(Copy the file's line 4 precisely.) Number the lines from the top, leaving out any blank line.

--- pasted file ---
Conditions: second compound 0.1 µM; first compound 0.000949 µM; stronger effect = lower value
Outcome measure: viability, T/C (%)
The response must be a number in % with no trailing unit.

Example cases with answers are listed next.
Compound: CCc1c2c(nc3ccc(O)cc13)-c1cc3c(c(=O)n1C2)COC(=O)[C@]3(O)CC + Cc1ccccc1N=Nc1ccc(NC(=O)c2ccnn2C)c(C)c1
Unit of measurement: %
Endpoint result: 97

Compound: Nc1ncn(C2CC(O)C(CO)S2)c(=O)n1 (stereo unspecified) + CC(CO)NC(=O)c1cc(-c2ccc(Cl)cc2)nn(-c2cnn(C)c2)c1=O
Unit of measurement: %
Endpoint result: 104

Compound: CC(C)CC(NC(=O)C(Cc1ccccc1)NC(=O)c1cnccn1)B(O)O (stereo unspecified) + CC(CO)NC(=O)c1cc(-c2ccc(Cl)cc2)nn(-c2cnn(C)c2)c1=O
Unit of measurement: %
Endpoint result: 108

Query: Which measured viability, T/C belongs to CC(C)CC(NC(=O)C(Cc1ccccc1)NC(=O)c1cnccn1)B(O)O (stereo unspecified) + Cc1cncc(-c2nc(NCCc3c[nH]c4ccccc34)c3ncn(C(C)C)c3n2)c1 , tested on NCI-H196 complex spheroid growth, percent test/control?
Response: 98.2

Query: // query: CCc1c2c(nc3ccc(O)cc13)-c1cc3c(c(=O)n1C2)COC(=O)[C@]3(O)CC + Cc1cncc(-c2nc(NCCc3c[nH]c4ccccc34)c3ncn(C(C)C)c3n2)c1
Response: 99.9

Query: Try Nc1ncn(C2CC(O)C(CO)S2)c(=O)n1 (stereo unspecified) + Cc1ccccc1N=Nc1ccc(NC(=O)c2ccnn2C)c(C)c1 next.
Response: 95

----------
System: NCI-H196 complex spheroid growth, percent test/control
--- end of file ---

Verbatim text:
Example cases with answers are listed next.